Dance Brigade’s legacy in the Bay Area is huge. By not allowing their company to become mainstream, they paved the way for alternate companies to see that there is a place at the table for work that is not shiny, slick and influenced by institutional homogenization. Dance Brigade has demonstrated by example that contemporary dance can be messy, political, and uncomfortable. By blurring the lines between politics and art, a whole new generation of politicized artists have been given permission to emerge and that has infused Bay Area dance with a lot of new ideas and energy. Joe Landini, Director, The Garage
Krissy and the Dance Brigade have been at the forefront of bringing political concerns into the theater. They have paved the way, both artistically and practically, for dozens of politically engaged artists who may or may not identify with their work. To me, Dance Mission is a physical embodiment of the importance of the Dance Brigade’s values of democracy. It’s not easy to separate the artistic and the community legacy of Dance Brigade’s work; it’s the combination that makes them so powerful. Jessica Robinson Love, Executive and Artistic Director, CounterPULSE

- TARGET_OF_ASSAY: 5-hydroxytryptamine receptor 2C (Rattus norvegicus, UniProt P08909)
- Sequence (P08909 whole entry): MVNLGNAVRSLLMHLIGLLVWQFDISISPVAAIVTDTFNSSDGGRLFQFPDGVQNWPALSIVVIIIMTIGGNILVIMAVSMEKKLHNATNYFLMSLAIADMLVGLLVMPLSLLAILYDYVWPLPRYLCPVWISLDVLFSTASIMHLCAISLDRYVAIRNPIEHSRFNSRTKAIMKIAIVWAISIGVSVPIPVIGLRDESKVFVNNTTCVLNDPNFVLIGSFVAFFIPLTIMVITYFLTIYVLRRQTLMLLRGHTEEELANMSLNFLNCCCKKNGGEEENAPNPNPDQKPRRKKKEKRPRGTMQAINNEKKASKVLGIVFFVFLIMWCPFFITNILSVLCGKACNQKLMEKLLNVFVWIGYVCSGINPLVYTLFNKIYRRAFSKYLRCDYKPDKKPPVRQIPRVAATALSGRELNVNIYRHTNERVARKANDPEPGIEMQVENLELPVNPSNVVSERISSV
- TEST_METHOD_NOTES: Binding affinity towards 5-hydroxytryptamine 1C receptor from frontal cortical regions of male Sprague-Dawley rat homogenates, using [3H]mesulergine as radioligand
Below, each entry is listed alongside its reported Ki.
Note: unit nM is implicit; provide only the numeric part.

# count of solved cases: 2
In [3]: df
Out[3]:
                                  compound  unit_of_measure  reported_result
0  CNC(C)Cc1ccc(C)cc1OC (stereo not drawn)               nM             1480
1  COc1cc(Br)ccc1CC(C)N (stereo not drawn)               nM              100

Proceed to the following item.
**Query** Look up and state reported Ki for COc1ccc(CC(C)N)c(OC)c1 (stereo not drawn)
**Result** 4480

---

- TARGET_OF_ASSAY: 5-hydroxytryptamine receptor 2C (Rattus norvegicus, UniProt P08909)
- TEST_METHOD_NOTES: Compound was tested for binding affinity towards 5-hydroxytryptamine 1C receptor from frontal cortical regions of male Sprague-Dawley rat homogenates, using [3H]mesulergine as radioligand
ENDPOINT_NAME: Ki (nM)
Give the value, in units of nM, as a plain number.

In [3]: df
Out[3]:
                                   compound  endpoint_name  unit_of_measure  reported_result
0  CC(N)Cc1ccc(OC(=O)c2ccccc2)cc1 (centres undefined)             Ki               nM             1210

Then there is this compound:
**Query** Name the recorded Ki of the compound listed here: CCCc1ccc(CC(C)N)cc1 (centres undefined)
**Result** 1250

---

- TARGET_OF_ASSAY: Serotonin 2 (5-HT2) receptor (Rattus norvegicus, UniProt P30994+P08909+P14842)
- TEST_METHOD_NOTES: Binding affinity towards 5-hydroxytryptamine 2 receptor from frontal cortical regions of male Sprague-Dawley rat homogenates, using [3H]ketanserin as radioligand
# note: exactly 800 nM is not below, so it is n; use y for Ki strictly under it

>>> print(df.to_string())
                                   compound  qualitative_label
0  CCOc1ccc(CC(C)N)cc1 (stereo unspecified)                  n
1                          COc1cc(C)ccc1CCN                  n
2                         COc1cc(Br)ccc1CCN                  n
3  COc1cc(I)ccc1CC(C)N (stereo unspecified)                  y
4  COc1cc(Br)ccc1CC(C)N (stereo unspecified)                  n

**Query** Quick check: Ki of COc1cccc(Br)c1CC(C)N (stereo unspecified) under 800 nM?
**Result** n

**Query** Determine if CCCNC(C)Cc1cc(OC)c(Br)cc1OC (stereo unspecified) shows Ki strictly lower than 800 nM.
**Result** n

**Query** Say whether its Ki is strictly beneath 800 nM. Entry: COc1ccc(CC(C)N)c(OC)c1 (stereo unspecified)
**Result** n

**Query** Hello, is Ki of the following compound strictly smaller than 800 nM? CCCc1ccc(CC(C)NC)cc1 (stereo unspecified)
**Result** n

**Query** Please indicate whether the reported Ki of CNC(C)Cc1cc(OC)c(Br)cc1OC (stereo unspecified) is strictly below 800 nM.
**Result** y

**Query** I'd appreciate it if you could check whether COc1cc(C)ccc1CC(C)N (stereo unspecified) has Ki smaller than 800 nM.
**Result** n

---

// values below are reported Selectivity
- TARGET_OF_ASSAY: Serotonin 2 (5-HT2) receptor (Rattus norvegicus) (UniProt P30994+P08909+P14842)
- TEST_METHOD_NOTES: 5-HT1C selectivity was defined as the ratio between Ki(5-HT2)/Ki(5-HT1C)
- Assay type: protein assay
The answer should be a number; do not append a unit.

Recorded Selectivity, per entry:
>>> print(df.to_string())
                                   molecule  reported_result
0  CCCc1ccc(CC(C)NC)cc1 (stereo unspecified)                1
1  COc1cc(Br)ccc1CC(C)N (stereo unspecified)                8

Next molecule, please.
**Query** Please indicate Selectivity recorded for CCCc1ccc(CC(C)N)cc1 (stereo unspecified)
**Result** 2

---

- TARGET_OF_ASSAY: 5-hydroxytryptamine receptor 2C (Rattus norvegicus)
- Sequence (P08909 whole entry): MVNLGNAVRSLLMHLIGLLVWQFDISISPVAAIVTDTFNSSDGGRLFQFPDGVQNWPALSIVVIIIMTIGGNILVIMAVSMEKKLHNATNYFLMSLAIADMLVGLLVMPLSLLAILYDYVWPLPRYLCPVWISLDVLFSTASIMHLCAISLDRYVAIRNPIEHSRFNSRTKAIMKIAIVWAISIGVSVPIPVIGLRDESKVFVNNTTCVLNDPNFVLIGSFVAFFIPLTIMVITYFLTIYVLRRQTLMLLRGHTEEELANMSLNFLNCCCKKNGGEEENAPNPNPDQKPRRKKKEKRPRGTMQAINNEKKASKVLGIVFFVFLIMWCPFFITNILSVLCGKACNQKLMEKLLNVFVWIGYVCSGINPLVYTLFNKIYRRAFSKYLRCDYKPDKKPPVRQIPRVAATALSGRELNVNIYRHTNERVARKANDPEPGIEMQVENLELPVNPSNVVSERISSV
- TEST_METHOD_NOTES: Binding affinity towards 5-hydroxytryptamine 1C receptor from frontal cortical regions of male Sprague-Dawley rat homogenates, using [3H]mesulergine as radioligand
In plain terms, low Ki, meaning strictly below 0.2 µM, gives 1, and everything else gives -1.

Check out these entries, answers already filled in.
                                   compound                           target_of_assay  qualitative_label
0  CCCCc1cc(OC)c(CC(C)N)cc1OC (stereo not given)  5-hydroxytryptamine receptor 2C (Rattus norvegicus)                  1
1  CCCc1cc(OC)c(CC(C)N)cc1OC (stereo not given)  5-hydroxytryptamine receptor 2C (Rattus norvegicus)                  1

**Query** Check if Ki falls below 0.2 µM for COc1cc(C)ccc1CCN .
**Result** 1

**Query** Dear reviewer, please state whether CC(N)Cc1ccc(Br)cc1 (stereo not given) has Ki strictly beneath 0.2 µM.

When Dance Brigade emerged in San Francisco in the mid-’80s as an outgrowth of the nearly-mythical Wallflower Order, they brought together a number of tendencies that were already percolating in the dance community: using dancers of widely varying body types, introducing world music (sometimes performed by the dancers), spoken word, and text narrative, circus and vaudeville tricks and, always, no-holds-barred political content. Dance Brigade inspired other companies to be braver through their example of what might be called gonzo feminist dance. Krissy and her dancers and collaborators took these disparate influences and turned them into powerhouse performances where the whole was more than the sum of its parts. Kary Schulman, Director, Grants for the Arts. (Compiled by Rita Felciano)